Whether it be the bumbling and stumbling of David Luiz, the turgid decision making on and off the pitch of Serge Aurier, the loose passing of Layvin Kurzawa, the slowness in critical moments of Thomas Meunier, or the indecision and unconvincing nature of Kevin Trapp. I can’t begin to recount the number of times before a big PSG match that we have discussed our weak link, prayed that it didn’t crack, only to watch it do so at the absolute worst possible time with all of the world watching. You rarely leave a big PSG game marveling at the mastery of Marco Verratti, or the efforts of Zlatan Ibrahimovic, Edinson Cavani, and now Neymar Jr. You leave shaking your head at how an in-control situation suddenly spiraled into a hurricane of bad decisions and choices. Almost on cue, PSG takes a shot of Jagermeister at the exact moment when they need to be most efficient, mistake-free, and alert.

After all of these years, and all of these different players at what point do you look at the club as an existential structure. Paris has everything necessary to be successful. They have a well-stocked youth system, more money than some small governments, a loyal growing fanbase, a majestic historical stadium, and residence in the most metropolitan glamour city on the continent. And in the bigger picture, PSG has been a success beyond Qatar’s wildest dreams, except in the big European matches. It’s a blight on the gorgeous picture that has been the last six years of Paris Saint-Germain.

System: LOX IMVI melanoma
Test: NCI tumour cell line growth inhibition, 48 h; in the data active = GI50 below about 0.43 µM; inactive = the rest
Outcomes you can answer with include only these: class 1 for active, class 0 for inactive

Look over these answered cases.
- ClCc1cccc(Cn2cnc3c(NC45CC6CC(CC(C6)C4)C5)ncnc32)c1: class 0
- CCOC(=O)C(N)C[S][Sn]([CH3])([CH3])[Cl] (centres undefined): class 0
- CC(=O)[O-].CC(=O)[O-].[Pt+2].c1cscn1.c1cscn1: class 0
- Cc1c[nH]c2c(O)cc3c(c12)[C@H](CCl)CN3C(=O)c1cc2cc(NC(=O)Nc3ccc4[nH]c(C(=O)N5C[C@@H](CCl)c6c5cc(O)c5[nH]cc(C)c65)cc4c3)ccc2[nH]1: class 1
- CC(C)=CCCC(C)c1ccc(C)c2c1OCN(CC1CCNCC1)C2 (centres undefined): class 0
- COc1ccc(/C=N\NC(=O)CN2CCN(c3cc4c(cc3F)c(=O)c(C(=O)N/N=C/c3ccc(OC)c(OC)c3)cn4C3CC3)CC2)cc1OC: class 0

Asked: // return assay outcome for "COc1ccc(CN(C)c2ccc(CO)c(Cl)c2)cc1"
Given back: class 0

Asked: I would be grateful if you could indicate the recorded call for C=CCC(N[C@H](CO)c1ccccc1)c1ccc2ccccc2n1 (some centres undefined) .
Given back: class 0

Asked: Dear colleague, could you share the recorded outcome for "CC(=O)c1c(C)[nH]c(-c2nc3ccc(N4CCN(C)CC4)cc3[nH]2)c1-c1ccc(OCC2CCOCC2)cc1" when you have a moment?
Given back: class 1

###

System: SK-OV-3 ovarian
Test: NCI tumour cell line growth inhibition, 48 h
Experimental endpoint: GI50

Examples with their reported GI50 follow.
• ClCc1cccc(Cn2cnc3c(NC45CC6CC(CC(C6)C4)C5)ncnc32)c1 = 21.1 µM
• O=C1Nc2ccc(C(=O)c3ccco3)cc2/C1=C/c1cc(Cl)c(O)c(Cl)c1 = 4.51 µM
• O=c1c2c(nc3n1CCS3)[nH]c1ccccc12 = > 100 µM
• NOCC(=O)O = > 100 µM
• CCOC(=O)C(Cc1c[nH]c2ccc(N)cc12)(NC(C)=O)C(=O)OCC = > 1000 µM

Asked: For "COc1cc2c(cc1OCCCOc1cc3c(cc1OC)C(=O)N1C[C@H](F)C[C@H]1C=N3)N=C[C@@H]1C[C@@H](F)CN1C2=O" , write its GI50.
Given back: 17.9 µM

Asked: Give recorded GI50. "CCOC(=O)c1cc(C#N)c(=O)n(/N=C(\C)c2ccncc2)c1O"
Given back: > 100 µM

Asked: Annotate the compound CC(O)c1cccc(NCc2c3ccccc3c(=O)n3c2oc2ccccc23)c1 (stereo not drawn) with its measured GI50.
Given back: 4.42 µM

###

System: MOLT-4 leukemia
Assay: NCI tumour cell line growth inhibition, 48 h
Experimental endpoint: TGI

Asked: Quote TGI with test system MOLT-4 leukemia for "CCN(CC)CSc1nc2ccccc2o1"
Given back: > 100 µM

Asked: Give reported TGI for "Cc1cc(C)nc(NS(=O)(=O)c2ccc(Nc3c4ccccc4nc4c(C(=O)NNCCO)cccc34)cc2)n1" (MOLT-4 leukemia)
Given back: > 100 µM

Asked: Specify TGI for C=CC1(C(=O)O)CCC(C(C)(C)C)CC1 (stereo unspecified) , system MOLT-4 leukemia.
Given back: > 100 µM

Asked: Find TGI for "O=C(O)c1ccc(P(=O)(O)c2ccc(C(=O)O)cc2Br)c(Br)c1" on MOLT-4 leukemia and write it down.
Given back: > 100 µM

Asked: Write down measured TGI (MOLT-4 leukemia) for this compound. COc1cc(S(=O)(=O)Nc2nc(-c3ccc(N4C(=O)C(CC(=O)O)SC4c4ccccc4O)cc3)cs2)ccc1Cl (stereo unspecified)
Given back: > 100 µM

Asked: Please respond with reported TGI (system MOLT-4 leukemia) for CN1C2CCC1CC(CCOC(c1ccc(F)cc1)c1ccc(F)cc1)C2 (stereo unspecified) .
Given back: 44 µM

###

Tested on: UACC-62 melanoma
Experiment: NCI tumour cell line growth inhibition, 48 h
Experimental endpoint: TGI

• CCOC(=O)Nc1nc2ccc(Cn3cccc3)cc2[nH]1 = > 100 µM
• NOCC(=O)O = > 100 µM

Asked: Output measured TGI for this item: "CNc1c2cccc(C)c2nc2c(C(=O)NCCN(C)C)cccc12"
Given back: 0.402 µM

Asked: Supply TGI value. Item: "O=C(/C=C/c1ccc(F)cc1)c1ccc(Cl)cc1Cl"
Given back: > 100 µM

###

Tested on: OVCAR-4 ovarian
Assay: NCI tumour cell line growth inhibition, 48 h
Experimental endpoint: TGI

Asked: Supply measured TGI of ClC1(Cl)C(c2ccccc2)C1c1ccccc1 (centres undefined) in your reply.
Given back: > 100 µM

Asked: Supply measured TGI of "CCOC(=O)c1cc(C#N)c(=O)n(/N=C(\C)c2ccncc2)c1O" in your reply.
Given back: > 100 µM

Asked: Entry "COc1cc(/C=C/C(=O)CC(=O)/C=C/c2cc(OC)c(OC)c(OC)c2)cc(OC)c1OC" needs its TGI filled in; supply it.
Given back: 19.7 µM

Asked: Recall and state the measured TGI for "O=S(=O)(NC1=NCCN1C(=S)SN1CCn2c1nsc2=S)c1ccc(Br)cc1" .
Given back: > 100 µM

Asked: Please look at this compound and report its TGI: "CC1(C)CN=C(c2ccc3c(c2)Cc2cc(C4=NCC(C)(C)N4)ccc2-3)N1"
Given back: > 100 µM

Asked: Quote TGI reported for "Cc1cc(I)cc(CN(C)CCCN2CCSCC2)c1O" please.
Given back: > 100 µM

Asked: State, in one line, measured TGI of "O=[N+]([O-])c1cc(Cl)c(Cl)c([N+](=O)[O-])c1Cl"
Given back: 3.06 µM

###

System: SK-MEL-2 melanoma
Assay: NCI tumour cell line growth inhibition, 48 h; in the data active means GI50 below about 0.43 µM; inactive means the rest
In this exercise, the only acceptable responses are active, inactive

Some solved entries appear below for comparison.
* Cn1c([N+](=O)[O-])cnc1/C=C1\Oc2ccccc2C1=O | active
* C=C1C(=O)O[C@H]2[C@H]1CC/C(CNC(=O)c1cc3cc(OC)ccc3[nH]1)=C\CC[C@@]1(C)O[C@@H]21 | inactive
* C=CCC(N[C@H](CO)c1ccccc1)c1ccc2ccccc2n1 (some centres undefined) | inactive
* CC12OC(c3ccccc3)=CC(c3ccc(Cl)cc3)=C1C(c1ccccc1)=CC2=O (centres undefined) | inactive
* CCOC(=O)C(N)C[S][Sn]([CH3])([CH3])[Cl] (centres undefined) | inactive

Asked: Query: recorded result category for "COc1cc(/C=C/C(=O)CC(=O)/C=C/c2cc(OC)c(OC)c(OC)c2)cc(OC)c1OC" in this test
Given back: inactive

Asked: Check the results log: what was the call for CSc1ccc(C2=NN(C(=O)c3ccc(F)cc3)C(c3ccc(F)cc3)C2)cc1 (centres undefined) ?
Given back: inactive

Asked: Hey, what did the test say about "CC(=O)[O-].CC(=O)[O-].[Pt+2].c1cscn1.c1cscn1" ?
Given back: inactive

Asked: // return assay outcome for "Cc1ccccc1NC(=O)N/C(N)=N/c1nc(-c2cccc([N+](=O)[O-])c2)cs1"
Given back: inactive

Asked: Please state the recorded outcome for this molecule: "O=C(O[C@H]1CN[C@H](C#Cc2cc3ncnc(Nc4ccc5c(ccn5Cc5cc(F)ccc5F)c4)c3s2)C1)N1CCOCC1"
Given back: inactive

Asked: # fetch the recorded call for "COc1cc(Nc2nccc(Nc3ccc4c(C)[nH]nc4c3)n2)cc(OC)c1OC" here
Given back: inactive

It is at this moment that you look to the coaches, Carlo Ancelotti, Laurent Blanc, and now Unai Emery, and it is incredibly easy to blame them. Each deserves criticism for how they handled the locker room and the tactics over the years. But they do not deserve to shoulder the blame themselves. It is a shared blame that goes from the trainers, coaches, players, ownership, and club president Nasser Al-Khelaifi. It’s the mentality.

Presnel Kimpembe

GABRIEL BOUYS/AFP/Getty Images